Barley yellow dwarf viruses

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Healthy and Barley yellow dwarf virus infected wheat leaves
Author: Keith Weller
Source: Wikimedia Commons

Barley yellow dwarf viruses (BYDVs)

Yellow dwarf diseases caused by viruses from the family Luteoviridae are widespread and serious constraints in cereals like wheat, barley, oat or maize. These diseases are transmitted by cereal aphids in a circulative and persistent manner. They where originally thought to be caused by a single virus, the "barley yellow dwarf virus". In the 1960s different serotypes of this virus were described, which were named after the main aphid vectors transmitting them. For example, a common type transmitted mainly by the aphids Rhopalosiphum padi and Sitobion avenae was named Barley yellow dwarf virus PAV. Molecular analyses later revealed that these serotypes were actually separate virus species. Many of them belong to the genus Luteovirus, but some of them were assigned to the genus Polerovirus and renamed like the Cereal yellow dwarf viruses and Maize yellow dwarf virus RMV (Krueger et al., 2013). Still others, like the Barley yellow dwarf virus GAV, have not yet been assigned to a genus.

Vernacular names
• Deutsch: Gerstengelbverzwergungs-Virus
Gelbverzwergung der Gerste
• English: barley yellow dwarf virus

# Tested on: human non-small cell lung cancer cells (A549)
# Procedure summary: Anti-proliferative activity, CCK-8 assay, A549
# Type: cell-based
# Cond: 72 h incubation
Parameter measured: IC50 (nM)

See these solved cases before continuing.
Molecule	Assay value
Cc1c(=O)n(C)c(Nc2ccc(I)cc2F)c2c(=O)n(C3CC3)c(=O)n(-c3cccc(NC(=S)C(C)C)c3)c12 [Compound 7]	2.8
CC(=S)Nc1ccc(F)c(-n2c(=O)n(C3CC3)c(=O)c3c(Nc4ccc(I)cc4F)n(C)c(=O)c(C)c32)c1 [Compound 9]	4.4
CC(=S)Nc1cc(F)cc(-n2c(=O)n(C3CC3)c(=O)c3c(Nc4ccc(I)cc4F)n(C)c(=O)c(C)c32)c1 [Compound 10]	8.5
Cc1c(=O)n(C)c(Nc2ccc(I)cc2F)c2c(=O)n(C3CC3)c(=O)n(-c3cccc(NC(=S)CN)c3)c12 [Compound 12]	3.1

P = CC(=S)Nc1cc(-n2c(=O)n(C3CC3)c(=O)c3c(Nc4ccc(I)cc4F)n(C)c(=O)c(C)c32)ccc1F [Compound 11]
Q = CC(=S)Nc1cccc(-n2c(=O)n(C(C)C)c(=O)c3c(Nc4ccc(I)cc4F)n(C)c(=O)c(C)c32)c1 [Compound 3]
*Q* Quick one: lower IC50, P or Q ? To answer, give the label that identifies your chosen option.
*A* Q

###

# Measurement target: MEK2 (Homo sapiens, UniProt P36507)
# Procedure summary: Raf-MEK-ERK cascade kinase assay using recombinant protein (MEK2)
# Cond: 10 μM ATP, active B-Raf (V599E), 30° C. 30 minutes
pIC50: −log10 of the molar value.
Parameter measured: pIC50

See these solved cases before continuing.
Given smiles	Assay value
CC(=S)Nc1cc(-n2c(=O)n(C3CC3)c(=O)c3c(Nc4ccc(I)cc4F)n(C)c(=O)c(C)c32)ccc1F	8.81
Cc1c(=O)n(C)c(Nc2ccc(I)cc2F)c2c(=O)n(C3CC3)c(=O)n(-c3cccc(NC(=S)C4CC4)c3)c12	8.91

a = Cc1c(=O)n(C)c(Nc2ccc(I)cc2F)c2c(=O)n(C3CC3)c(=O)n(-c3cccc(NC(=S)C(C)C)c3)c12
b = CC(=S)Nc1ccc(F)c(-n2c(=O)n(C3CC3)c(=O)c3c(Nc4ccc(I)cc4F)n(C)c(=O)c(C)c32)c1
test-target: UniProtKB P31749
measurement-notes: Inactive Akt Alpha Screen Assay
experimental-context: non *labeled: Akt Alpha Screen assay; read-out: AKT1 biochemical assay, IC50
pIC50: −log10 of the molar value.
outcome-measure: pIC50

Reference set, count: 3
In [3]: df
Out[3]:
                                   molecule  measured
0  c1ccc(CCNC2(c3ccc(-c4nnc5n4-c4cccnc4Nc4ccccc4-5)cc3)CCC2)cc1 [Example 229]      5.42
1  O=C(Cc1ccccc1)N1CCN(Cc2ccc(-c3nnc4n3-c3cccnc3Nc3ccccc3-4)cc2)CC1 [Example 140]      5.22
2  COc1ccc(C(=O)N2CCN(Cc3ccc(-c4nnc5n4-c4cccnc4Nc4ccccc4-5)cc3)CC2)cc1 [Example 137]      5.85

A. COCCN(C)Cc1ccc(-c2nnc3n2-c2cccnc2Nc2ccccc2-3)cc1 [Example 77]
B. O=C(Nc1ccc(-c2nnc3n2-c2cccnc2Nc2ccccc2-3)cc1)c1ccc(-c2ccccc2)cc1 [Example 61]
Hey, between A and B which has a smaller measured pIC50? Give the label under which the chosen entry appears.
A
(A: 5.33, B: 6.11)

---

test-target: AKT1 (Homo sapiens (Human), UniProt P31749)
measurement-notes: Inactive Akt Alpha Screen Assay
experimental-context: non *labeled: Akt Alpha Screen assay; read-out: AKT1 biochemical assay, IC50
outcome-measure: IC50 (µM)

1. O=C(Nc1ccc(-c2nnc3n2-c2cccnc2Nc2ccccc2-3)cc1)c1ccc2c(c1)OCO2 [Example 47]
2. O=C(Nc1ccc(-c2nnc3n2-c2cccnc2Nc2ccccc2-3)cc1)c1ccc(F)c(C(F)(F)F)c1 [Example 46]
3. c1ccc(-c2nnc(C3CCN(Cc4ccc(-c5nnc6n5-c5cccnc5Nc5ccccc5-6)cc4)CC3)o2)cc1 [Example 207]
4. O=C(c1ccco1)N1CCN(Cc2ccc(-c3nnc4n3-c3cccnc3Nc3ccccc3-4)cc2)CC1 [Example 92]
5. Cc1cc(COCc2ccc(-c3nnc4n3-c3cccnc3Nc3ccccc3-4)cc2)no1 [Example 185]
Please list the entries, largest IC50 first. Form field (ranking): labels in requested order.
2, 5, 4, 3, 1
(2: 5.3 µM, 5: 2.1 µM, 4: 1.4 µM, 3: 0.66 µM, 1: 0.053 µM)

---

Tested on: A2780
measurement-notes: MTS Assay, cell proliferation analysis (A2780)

rice galliume virus
• Español: raquitisimo amarillo de la cebada
• Français: jaunisse nanisante de l'orge

The symptoms caused by BYDVs include stunting and chlorosis which starts at the edges and tips, then spreading over the whole leaf. The leaves become bright yellow (barley) or orange (oat). Seed production is reduced, resulting in major yield losses, especially in oats. E.g. in North America, wheat losses by these viruses in combination with the aphid vectors have been estimated at up to 30-40%.

The aphids transmit the viruses in autumn to winter cereals, and again in spring from winter cereals to summer cereals as well as to maize. The diseases have an incubation period of 2-4 weeks, they can be managed by using resistant cultivars. Virus particles are hexagonal, 25-28 nm in diameter, with a single-stranded RNA. They are found in the phloem cells of the host plant.

The following species are currently included in the group of Barley yellow dwarf viruses: